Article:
God Off-Broadway : The Blackfriars Theatre of New York
- Publish Date: 1998-03-13
- Binding: Hardcover
- Author: Matthew Powell
The Blackfriars Theatre, founded in 1940, was one of New York's first Off-Broadway playhouses. It was unique in another way: it was started by two Catholic priests and was the only professional level theatre in the United States under Roman Catholic auspices. It was the first such theatrical venture by any religious group. God Off-Broadway examines the efforts of the Blackfriars staff to meld theatre and religion between 1940 and 1972. While not as commercially successful as the founders had hoped it would be, Blackfriars contributed in many other ways to the American theatrical tradition. The first play ever to move from Off-Broadway to Broadway (Career Angel, 1945) was a Blackfriars production. Blackfriars also started and showcased many young performers who later went on to successful careers, among them: Shelley Berman, Anthony Franciosa, Eileen Heckart, Darren McGavin, Patricia Neal, and Geraldine Page. Although by the late 1960s the company was reduced to producing routine religious dramas and innocuous family comedies, daring and innovation characterized the early years of the theatre. Blackfriars took artistic and social risks in the 1940s by producing plays about racial justice.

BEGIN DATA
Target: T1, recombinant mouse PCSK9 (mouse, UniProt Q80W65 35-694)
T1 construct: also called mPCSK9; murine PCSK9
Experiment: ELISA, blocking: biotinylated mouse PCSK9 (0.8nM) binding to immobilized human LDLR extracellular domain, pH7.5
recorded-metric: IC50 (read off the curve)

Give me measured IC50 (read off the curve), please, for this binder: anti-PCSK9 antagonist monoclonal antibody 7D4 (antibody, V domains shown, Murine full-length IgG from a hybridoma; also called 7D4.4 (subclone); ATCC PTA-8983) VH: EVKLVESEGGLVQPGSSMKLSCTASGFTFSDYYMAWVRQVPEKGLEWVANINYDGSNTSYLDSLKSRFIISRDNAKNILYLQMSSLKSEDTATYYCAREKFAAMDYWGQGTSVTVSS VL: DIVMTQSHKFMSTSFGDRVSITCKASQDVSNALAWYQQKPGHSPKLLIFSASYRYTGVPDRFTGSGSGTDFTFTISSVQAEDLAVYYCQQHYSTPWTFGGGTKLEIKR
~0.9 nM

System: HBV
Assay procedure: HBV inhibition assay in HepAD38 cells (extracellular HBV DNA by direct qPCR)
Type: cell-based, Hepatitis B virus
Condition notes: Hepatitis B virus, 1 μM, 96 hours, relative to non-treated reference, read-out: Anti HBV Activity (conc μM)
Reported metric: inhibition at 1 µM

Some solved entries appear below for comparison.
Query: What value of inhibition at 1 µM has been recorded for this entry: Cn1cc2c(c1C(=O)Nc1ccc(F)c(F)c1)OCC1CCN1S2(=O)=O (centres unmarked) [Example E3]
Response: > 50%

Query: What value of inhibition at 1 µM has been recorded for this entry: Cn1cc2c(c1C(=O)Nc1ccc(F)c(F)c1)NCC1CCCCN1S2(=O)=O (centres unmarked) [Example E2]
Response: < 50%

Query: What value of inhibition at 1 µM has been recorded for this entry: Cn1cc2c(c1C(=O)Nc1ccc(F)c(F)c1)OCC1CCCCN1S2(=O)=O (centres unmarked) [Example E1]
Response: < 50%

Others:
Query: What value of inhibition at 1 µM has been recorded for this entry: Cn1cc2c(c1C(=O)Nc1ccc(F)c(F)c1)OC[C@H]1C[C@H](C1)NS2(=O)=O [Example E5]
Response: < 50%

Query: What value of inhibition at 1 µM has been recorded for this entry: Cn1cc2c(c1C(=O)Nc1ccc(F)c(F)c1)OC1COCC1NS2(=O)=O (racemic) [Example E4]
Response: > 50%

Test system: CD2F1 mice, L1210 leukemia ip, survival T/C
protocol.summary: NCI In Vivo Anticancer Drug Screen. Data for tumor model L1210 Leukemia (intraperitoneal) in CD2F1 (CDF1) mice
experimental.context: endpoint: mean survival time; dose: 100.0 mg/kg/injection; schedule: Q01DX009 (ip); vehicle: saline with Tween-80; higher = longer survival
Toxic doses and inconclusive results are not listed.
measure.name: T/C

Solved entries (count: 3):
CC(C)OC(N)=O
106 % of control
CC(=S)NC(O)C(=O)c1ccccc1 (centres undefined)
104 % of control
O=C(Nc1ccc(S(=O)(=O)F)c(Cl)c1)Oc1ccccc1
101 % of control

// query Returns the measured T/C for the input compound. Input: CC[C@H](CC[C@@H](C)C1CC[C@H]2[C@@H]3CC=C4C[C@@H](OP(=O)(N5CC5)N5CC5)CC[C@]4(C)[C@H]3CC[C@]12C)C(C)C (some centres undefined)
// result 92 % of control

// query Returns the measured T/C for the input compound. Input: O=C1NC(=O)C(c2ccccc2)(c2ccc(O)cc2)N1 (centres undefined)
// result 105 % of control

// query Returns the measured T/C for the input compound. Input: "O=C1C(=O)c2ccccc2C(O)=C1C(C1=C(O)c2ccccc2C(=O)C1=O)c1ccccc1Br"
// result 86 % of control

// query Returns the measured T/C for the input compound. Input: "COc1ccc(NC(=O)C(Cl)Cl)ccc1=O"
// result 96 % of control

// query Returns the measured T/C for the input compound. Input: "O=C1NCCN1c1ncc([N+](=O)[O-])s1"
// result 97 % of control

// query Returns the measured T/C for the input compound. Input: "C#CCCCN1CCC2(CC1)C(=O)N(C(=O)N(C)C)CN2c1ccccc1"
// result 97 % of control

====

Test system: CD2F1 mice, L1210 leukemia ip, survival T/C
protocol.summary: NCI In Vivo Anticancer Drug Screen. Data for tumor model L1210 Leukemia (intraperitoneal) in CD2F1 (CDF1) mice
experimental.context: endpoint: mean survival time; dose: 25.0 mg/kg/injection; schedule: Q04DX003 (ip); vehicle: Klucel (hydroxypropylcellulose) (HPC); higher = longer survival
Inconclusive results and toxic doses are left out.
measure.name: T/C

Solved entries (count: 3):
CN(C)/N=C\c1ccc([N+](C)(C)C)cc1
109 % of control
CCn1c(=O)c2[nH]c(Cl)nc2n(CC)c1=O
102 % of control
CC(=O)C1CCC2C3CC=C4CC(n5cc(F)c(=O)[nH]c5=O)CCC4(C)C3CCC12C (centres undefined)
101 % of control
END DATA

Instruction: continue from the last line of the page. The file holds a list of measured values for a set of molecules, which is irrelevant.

Powell based the book on primary sources, including Blackfriars archives and interviews with Blackfriars veterans. Playwright Robert Anderson, who had his New York debut at Blackfriars, contributes an introduction to the book. In addition to a complete chronological treatment of the theatre group, the author provides a survey of the relationship of the Catholic Church and the theatre in America. Eighteen black and white photographs complement the text.